Exploring Wisconsin’s Cities and Countryside

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These two books take me to the capital – Madison – With The wrong sister and in its beautiful landscape with The story of Edgar Sawtelle. And even though I’m still in quarantine and isolation, I can still spot the many Things to do in wisconsin This weekend just from my comfortable armchair or the veranda seesaw.

The wrong sister lets us explore Madison, Wisconsin.

TE Woods’ wrong sister

Tess Kincaid lived in Madison, Wisconsin, her whole life. Her life spins six square miles between her and her alcoholic father, and the day Tess sees her doppelganger, she and every other Madison resident are stuck in traffic trying to get down Regent Street.

Tess discovers her “twin” because she doesn’t fit: “Here in Madison you rarely see so much disguise. And you certainly won’t see it on a late workday afternoon when the temperatures are in the high 90s and there is enough humidity to make your car windows sweat. “

Tess eventually tracks down the woman named Mimi at HotelRED, where they discover their similarities while discussing whether their meeting was a coincidence or something else.

“Things got slower. Madison closes pretty early on a Thursday evening. Also in the summer. The people of the Midwest would never let a night of festivities affect their attitude towards sunrise. Tomorrow there was another working day. In these areas, you will hear middle-aged people who still refer to weekday evenings as “school evenings.” “

The two get to know each other and believe that they are twins who were separated after their parents separated. Mimi asks Tess what it was like to grow up in “America’s heartland” and wonders if it is magical as Bon Jovi and John Mellencamp imagine it to be.

Tess talks about ice skating in winter, hanging out by the lake in summer, families having coffee and chatting on the porch white picket fences Once the heat of the day subsided and the importance of being one University of Wisconsin Fan. Through Tess, we experience Madison, including Monroe Street, where coffee shops are filled with a multitude of people, making it the centerpiece of the action. State Street, a perfect street for people watching; Relaxing in front of Lake Wingra; and its beautiful network of paths.

“Three lakeside hiking trails in the heart of town were gems too beautiful to ignore on that hot August evening. Especially on a Saturday. From here there was a short walk west, the least popular of the trio. Another walked east, snaked through old trees, and followed the lake for over a mile. It culminated in the Student Union Building, where hundreds of people drank beer, ate brats and listened to music on a huge stone terrace by the lake. “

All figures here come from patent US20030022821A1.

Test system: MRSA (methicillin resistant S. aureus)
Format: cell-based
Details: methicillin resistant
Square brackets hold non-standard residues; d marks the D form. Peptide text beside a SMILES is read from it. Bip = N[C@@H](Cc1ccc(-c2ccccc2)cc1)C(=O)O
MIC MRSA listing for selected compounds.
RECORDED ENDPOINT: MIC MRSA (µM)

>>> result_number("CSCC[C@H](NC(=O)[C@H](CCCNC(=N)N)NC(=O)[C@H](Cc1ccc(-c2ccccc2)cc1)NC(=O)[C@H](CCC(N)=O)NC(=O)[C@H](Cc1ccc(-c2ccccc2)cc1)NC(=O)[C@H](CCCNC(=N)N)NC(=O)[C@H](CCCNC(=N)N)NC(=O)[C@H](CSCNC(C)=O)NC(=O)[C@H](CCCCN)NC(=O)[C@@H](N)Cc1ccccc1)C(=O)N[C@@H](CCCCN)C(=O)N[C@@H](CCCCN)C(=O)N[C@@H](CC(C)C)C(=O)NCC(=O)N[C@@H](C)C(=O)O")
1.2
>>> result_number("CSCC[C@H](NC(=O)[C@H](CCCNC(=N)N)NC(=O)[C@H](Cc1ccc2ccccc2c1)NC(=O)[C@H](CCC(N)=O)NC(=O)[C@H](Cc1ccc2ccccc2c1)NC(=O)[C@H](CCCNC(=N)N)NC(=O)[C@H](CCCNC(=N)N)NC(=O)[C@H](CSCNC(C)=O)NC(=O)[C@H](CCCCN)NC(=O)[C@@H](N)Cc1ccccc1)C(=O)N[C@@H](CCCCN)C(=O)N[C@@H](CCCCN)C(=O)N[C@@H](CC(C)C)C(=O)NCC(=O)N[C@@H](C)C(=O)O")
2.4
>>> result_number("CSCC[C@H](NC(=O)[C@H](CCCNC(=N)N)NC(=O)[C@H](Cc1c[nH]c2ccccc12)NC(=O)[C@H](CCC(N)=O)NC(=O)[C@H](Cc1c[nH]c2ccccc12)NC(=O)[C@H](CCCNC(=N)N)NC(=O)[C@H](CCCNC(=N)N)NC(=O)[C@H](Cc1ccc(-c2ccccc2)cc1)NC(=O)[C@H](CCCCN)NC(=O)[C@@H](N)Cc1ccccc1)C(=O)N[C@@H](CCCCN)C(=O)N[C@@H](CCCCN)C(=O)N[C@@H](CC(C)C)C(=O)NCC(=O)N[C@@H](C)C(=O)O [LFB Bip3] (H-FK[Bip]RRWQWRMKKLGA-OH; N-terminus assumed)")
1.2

Tess and her father took the path in the middle that ends on a peninsula called Picnic Point. The land narrows along the way and the two of them see Lake Mendota. At this point there are places to sit where people can “contemplate the beauty of the lake and the city skyline and think great thoughts.”

Cover picture of a boy and his dog walking across a wheat field to a red barn

The story of Edgar Sawtelle lets us explore the Chequamegon-Nicolet National Forest in Wisconsin.

The story of Edgar Sawtelle

In the story of Edgar Sawtelle by David Wroblewski, Trudy and Gar Sawtelle, their son Edgar, who cannot speak, and the Sawtelle dogs they breed live on a farm traced back to the Chequamegon-Nicolet National Forest in North Wisconsin

“What was called Chequamegon as if it were a single block of forest was in fact a Swiss cheese from state-owned forest and private property, especially around the dozen lakes.”

At the edge of their property runs a beautiful creek that is only two or three feet wide and so shallow. “You could snap a rock off the ground without getting your wrist wet.” In the spring, the brook is a sluggish, clay-colored river that always held a flood of treasure, which made Edgar all the more mysterious as there was nothing but forest upstream.

When Edgar is a teenager, his father dies and something disastrous happens, causing the boy and his dogs to rush into the woods. Through Edgar we discover the beauty of this national forest, including the ferns, which are so lush that they look like an “original, green, shadowy world of grass and violin heads”.

“They drifted from lake to lake like stepping stones across a stream that moved west through the Chequamegon. Sometimes Edgar learned the names of the lakes from leaflets in the cabins – Phoebus, Duckhead, Yellow – but usually it was just the lake. Without maps, they were surrounded by swamps and forced to withdraw. “

It sounds like a beautiful landscape (with the exception of the nasty, biting insects) and Edgar listens to the howls and moans of beavers and the screams of loons at daybreak, watching birds approach the lake and eat insects. Edgar sees his first snapping turtle the size of a dinner plate and spends a lot of time fishing in the lakes.

Edgar and a man named Henry, whom he meets on his travels, stop in Brule, Wisconsin, where Henry shows him a bay he has discovered.

They chase pines and maples, trees that “were covered with green moss. … The air was filled with the scent of the lake. Even before Edgar saw water, he heard the waves crash against the bank. They appeared near a secluded cove … At the back was a sheer rock wall, twenty-three feet high, forming an irregular curve, covered with gray ledges and studded with erosion holes, some of which were so large they looked like caves. A colony of waterfowl screeched and fluttered near the top where a patch of turf and tree roots hung over the rock. “

Edgar immediately understands why Henry likes the place. On a calm day, it would be a place to watch the flat horizon with no houses, streets, or boats on the water.

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